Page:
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2001 Findings on the Worst Forms of Child Labor - Benin

Publisher United States Department of Labor
Author Bureau of International Labor Affairs
Publication Date 7 June 2002
Cite as United States Department of Labor, 2001 Findings on the Worst Forms of Child Labor - Benin, 7 June 2002, available at: [accessed 30 May 2016]
DisclaimerThis is not a UNHCR publication. UNHCR is not responsible for, nor does it necessarily endorse, its content. Any views expressed are solely those of the author or publisher and do not necessarily reflect those of UNHCR, the United Nations or its Member States.

Government Policies and Programs to Eliminate the Worst Forms of Child Labor

The Government of Benin has been a member of ILO-IPEC since 1996, and is engaged in a country program to eliminate child trafficking and the worst forms of child labor.[195] The program aims to prevent children from entering the labor market, improve the conditions of working children as a first step toward the elimination of child labor, abolish child labor in hazardous activities and raise awareness about the dangers of early work for children.[196] To enhance regional cooperation on trafficking, the government signed a 1984 agreement with Ghana, Nigeria and Togo to facilitate the return of trafficked children and to extradite traffickers.[197] The government is also engaged in several international and regional efforts to end trafficking, including a 2-phase USDOL-funded ILO-IPEC regional project in nine West and Central Africa countries.[198] The projects entail direct action to combat trafficking, assessments of the problem in each country, coordination with non-governmental organizations for social protection and support services, awareness raising activities, and capacity building for local authorities.[199] In 1999, the Ministry of Social Protection and Family established a unit for Family and Childhood to combat displacement and trafficking in children.[200] UNICEF is implementing a "Project on Children in Need of Special Protection" program that seeks to raise awareness about trafficking of children and the hazards faced by children who are trafficked.[201]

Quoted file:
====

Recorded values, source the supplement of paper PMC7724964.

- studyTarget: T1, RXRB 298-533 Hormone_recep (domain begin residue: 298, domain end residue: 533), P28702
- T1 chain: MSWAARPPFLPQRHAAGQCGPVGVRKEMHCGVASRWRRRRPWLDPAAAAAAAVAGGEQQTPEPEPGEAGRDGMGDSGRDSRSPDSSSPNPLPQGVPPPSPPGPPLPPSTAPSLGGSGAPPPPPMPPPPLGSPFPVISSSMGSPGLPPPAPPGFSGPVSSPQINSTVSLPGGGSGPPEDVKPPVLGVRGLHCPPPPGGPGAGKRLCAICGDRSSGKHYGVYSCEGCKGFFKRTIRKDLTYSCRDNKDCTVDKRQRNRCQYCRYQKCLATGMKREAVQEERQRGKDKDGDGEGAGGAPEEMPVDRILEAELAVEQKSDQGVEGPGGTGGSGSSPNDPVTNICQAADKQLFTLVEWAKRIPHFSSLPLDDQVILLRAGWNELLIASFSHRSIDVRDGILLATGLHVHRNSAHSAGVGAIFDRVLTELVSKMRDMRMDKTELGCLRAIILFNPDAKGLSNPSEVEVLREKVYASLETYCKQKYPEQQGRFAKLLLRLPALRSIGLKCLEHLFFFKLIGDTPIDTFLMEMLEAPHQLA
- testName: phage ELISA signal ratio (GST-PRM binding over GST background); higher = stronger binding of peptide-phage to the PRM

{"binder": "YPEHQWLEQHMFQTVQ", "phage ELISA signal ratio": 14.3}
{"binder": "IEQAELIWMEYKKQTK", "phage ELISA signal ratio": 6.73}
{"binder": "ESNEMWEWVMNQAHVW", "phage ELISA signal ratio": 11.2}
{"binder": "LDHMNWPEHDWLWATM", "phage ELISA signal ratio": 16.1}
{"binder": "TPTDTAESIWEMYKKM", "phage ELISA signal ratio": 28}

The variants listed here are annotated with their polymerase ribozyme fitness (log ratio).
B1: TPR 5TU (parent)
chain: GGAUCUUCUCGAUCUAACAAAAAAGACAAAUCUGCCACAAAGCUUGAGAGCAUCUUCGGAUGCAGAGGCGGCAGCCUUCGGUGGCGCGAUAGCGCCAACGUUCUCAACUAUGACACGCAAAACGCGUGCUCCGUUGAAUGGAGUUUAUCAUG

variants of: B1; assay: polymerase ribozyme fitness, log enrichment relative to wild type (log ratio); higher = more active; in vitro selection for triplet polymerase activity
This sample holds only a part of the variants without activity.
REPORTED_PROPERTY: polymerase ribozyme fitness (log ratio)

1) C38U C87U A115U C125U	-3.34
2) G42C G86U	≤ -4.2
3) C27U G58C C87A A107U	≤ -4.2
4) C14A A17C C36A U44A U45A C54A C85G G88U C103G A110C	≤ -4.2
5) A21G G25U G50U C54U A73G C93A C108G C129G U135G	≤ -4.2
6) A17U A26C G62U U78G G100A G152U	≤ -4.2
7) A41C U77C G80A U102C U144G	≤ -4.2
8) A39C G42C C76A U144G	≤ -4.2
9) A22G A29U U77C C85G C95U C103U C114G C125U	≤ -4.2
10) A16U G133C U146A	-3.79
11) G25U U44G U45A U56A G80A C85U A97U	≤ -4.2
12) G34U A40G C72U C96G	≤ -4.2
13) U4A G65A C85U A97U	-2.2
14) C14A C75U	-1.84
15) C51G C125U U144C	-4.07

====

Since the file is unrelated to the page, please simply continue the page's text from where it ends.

Since 1990, the Government of Benin has made several efforts to upgrade its educational system, most significantly by raising the percentage of its budget targeted to education, increasing the number of qualified teachers, improving teacher training, enhancing its capacity for educational planning and administration, developing new curricula and delineating educational standards. USAID, UNICEF, and other international organizations are assisting these efforts.[202]

Incidence and Nature of Child Labor

In 1999, the ILO estimated that 26.7 percent of children between the ages of 10 and 14 in Benin were working.[203] Children work on family farms and in commercial agriculture, especially in the production of cotton for export.[204] Children also work in the construction industry, as domestic servants and as street vendors.[205]

Benin is reportedly a source, destination and transit country for trafficked children.[206] Children are trafficked into Nigeria, Cameroon, Cote d'Ivoire, Gabon, and Niger and sold into servitude in agriculture, as domestic servants, or the commercial sex industry.[207] Children from Burkina Faso, Niger and Togo have been trafficked into Benin where they are often placed in indentured or domestic servitude.[208] Internal trafficking of children involves poor rural families placing children (typically daughters) in the homes of wealthier families entrusted with their education, a practice known as videmegon.[209] The practice often degenerates into exploitation as children end up working at early ages with little or no benefit to themselves.[210]